The tax system differs from country to country, but to be safe we suggest declaring any winnings on your taxes. You should, however, keep detailed records of your wins and losses to know exactly how much to claim.
No. You will often hear players complain when they lose that the site is rigged. You have to keep in mind that there are literally millions of hands being played and that mathematical probabilities, no matter how small, are bound to play out.
No, online poker sites are never “closed”. However, you may find that every once in a while, and by no means often, a site will need to be down for an hour or two for routine maintenance to keep the site running as best as possible.
No. Once you sign up, the name you choose will be yours forever. Attempting to change your screen name is seen as unethical and is highly frowned upon in the online poker community.
While a player is in a sense “hiding” behind a screen name, there still needs to be a level of transparency to ensure a fair game and maintain the integrity of both the game and the online poker client.
This all depends on the stakes at which you wish to play. As long as you have enough to cover a buy-in for the table you wish to join you are ok.
Typically, and it can vary from site to site, the minimum buy-in is usually ten times the big bet.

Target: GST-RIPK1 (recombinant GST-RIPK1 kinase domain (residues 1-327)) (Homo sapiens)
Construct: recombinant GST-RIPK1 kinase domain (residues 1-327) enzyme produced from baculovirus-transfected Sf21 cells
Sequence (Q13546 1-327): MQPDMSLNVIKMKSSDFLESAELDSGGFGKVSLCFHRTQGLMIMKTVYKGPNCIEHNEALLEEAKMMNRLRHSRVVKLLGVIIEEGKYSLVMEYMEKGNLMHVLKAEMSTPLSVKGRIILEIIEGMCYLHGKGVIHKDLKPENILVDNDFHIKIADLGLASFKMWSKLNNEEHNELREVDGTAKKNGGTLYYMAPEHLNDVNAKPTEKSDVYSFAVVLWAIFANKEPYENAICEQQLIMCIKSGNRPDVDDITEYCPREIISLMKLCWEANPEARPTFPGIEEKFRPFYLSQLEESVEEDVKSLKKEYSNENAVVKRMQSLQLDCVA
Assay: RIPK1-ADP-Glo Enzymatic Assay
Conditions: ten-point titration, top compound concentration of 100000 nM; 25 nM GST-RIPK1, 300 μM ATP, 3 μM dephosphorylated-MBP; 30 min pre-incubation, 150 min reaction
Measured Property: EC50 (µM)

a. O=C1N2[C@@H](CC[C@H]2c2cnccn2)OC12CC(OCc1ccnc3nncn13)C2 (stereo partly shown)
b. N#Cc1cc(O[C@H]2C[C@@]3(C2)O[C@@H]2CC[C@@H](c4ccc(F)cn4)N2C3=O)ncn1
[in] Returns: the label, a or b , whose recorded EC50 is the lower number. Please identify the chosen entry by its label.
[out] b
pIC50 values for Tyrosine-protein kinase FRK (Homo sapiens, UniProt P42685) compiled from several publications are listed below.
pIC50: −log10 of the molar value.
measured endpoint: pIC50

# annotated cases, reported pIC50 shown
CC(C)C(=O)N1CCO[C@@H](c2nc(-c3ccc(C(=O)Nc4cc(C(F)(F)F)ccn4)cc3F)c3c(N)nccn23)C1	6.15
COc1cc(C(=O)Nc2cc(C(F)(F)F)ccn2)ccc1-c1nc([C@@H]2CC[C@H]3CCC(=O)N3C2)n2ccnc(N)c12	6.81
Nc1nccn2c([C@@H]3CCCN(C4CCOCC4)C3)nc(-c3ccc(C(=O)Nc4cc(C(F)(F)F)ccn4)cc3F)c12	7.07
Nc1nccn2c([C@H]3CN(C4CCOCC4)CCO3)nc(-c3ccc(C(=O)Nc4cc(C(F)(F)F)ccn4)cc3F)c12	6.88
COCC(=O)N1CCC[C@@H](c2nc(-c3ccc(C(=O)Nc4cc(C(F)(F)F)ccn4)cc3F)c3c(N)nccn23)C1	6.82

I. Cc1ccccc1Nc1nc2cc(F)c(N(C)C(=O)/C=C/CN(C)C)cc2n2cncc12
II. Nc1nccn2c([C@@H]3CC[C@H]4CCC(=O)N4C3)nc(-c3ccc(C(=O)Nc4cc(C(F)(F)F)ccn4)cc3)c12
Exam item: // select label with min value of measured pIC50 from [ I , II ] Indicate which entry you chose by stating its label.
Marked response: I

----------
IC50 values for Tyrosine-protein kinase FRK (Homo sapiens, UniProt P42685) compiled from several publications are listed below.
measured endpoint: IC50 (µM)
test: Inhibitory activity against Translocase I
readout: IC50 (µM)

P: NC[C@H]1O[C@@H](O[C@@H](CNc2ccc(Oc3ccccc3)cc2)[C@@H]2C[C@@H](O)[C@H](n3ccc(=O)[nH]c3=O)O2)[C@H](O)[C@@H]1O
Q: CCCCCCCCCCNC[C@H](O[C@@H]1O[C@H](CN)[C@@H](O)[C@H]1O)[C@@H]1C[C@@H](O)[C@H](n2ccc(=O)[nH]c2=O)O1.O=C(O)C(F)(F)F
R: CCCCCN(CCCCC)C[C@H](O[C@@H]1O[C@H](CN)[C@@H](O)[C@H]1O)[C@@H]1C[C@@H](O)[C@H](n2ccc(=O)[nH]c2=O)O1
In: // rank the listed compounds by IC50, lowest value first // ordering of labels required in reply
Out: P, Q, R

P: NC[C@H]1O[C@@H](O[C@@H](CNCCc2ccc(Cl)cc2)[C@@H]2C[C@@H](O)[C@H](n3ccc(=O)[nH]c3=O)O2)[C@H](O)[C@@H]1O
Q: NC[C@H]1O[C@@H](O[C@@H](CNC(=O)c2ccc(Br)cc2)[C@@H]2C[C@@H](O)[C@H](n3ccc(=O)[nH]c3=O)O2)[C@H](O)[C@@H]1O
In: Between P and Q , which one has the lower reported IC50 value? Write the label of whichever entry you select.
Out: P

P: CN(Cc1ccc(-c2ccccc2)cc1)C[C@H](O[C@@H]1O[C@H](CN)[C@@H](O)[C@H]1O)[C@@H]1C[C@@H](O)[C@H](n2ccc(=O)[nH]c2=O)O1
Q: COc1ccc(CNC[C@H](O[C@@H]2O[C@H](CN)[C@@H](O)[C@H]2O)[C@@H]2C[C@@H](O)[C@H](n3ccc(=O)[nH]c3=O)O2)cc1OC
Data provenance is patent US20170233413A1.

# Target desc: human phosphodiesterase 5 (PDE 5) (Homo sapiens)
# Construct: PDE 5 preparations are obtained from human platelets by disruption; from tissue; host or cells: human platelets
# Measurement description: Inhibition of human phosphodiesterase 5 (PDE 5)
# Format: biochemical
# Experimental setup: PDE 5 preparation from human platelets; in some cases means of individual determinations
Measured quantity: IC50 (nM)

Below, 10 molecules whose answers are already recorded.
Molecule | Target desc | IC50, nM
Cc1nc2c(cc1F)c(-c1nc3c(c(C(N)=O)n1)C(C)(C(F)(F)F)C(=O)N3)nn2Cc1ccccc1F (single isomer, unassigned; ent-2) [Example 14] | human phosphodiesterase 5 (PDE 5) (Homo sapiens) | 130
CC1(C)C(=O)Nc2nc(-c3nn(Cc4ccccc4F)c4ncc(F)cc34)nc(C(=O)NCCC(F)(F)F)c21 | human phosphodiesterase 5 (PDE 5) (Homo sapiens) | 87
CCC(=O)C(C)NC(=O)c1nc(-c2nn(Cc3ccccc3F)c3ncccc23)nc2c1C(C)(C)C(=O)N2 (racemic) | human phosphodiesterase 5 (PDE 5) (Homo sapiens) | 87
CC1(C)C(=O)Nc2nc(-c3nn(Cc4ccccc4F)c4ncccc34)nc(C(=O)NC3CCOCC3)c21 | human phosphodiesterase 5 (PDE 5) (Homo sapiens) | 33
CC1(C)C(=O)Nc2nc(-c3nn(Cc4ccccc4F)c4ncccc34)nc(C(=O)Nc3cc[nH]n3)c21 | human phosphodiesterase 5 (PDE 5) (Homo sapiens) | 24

No. You are free to come and go as you please. A “hit & run”, when a player wins a lot in one or two hands and then leaves the table, while allowed, is frowned upon by other players.
In the event that the limits you wish to play at the cash tables are full, you can simply join the wait list. You will be prompted to take a seat once a player leaves the game.
Being on the wait list is a good opportunity to observe the table and players before taking your seat.
When you first sit down at a cash table you have the option of playing right away by posting the amount of the big blind, or you can simply sit out a few hands and wait until the big blind reaches you to join the game. Of course, it can happen where when you take your seat you happen to be the big blind right away.
No. You can “sit out” at any time. This means that you will still have your seat at the table, you will just not be dealt into the hand.
In the event you miss being dealt in as the big blind while away, you will be required to post the big blind amount when being dealt back in.
No. In the event the cards do not go your way and you have no money left on the table you can simply buy back into the game if you have enough funds in your account.
You are free to leave the game any time you wish.
Yes. Multi-tabling is allowed and is a great way to play a higher volume of hands and even reach bonus requirements of raked hands sooner. You are welcome to play at as many tables as your bankroll will allow.
Every tournament has a buy-in and an entry free.